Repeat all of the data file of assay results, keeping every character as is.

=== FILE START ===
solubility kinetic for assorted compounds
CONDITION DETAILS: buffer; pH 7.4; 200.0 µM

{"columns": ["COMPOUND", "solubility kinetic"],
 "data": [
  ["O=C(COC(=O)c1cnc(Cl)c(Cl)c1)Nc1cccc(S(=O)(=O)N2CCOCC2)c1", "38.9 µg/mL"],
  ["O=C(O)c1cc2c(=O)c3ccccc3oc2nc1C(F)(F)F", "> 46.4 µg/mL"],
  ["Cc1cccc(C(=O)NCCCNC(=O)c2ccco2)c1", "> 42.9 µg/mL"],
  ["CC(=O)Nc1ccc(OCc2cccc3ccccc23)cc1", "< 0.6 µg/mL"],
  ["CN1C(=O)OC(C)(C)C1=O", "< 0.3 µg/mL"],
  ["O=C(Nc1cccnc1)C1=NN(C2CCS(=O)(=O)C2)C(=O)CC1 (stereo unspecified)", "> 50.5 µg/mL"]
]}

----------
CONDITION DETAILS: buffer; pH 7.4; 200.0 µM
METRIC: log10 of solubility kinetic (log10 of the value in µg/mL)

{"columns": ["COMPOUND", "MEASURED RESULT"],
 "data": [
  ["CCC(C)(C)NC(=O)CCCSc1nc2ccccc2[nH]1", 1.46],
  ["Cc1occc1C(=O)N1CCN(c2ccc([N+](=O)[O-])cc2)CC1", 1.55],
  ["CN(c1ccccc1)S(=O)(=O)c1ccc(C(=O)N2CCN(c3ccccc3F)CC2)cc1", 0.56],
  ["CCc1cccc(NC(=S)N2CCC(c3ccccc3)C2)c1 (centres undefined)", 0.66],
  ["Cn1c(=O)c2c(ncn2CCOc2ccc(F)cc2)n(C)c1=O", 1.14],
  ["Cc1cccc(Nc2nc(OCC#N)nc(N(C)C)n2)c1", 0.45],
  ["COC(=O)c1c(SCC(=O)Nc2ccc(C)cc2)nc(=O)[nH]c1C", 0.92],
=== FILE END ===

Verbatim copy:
solubility kinetic for assorted compounds
CONDITION DETAILS: buffer; pH 7.4; 200.0 µM

{"columns": ["COMPOUND", "solubility kinetic"],
 "data": [
  ["O=C(COC(=O)c1cnc(Cl)c(Cl)c1)Nc1cccc(S(=O)(=O)N2CCOCC2)c1", "38.9 µg/mL"],
  ["O=C(O)c1cc2c(=O)c3ccccc3oc2nc1C(F)(F)F", "> 46.4 µg/mL"],
  ["Cc1cccc(C(=O)NCCCNC(=O)c2ccco2)c1", "> 42.9 µg/mL"],
  ["CC(=O)Nc1ccc(OCc2cccc3ccccc23)cc1", "< 0.6 µg/mL"],
  ["CN1C(=O)OC(C)(C)C1=O", "< 0.3 µg/mL"],
  ["O=C(Nc1cccnc1)C1=NN(C2CCS(=O)(=O)C2)C(=O)CC1 (stereo unspecified)", "> 50.5 µg/mL"]
]}

----------
CONDITION DETAILS: buffer; pH 7.4; 200.0 µM
METRIC: log10 of solubility kinetic (log10 of the value in µg/mL)

{"columns": ["COMPOUND", "MEASURED RESULT"],
 "data": [
  ["CCC(C)(C)NC(=O)CCCSc1nc2ccccc2[nH]1", 1.46],
  ["Cc1occc1C(=O)N1CCN(c2ccc([N+](=O)[O-])cc2)CC1", 1.55],
  ["CN(c1ccccc1)S(=O)(=O)c1ccc(C(=O)N2CCN(c3ccccc3F)CC2)cc1", 0.56],
  ["CCc1cccc(NC(=S)N2CCC(c3ccccc3)C2)c1 (centres undefined)", 0.66],
  ["Cn1c(=O)c2c(ncn2CCOc2ccc(F)cc2)n(C)c1=O", 1.14],
  ["Cc1cccc(Nc2nc(OCC#N)nc(N(C)C)n2)c1", 0.45],
  ["COC(=O)c1c(SCC(=O)Nc2ccc(C)cc2)nc(=O)[nH]c1C", 0.92],